At the end of the previous review, I argued that the differences of view demonstrate that the demands of some trans activists are not the same as, and sometimes in opposition to, those of others, especially women.

But not only that, Joyce states of these activists that “this powerful new lobby far outnumbers the trans people it claims to speak for.  And it serves their interests very poorly.”  One of the purposes of the book is to substantiate these claims and to show that “its overreach is likely to provoke a backlash that will harm ordinary trans people, who simply want safety and social acceptance.”

Joyce gives a brief history of transsexuality and why some men want to be women.  Contrary to the claim that ‘I am who I say I am’ must be automatically accepted, Joyce states that “in no field of medicine are patients’ reports the last word.”  

Certainly, if I were to go to a doctor and say that I have ‘X’ condition and she either says ‘no you don’t’, or ‘I would like to investigate first’, it would usually be a very good idea to accept this, even if only provisionally.  People routinely discount other’s claims about themselves, including about their behaviour, character, temperament and other proclaimed physical traits.  The claim that gender identity is some other physical and mental attribute immune to questioning and sacrosanct requires other’s faith in what they are being told, in other words acceptance without justification.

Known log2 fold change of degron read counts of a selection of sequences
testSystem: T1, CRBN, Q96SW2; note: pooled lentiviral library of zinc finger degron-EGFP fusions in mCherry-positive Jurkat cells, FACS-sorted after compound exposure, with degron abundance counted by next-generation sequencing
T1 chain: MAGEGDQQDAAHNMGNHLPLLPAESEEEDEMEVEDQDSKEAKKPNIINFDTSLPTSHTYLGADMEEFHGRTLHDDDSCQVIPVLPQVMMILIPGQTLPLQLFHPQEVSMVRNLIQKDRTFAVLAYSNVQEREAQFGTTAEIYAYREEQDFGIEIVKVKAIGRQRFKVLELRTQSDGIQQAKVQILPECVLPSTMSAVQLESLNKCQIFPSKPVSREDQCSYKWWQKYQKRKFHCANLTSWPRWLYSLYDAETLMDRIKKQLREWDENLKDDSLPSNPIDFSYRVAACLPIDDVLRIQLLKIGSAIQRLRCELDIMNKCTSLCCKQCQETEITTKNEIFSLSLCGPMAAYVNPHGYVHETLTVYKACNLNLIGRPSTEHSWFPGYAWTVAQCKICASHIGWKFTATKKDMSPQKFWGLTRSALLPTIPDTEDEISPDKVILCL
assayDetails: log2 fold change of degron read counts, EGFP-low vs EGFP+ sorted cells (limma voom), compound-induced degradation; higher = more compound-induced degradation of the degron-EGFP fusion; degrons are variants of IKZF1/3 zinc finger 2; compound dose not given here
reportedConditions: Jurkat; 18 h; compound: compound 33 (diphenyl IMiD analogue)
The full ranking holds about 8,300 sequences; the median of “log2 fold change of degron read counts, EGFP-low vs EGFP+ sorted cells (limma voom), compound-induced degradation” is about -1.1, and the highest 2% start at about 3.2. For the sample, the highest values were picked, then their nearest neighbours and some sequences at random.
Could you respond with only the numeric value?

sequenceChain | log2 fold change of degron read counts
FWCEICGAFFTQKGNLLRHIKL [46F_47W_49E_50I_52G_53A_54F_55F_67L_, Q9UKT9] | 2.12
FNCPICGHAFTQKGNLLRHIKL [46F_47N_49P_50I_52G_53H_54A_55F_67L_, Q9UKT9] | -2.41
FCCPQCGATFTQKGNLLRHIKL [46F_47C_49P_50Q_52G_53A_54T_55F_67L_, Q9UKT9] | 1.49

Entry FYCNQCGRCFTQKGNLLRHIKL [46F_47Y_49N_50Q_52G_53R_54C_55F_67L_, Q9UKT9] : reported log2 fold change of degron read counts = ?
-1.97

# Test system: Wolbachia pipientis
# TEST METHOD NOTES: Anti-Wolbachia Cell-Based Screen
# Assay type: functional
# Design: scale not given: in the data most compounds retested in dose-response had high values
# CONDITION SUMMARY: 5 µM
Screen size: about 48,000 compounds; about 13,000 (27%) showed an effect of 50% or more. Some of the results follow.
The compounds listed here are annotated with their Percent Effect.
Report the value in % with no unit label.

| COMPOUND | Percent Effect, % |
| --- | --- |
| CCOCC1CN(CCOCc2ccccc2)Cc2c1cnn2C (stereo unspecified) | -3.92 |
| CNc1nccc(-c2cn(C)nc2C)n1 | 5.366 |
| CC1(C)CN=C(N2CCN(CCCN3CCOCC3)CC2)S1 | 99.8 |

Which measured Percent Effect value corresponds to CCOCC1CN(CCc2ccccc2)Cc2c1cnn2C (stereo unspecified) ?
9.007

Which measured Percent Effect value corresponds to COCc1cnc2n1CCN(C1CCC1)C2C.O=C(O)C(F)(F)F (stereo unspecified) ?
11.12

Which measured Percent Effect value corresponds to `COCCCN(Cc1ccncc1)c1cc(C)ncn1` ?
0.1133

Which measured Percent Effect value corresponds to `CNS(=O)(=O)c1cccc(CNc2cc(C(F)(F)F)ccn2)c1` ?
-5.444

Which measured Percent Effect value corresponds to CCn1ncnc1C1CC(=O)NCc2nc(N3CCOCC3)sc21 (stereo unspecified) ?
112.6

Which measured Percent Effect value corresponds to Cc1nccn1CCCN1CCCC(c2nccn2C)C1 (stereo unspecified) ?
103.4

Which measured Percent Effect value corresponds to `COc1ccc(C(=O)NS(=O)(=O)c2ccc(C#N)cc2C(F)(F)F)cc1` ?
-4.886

Joyce refers to studies in the 1970s and 1980s of people’s views of their sex as children and later as adults which showed that “in every one the majority outgrew their dysphoria, and the majority of those ‘desisters’ turned-out gay in adulthood.”  She reports that it is not possible to determine who among those expressing gender dysphoria will persist and seek assignment as the opposite sex, and who will desist, and cites ongoing research that whether highly feminine boys desist and identify as gay men, or persist as transwomen, or something else “is largely determined by their culture.”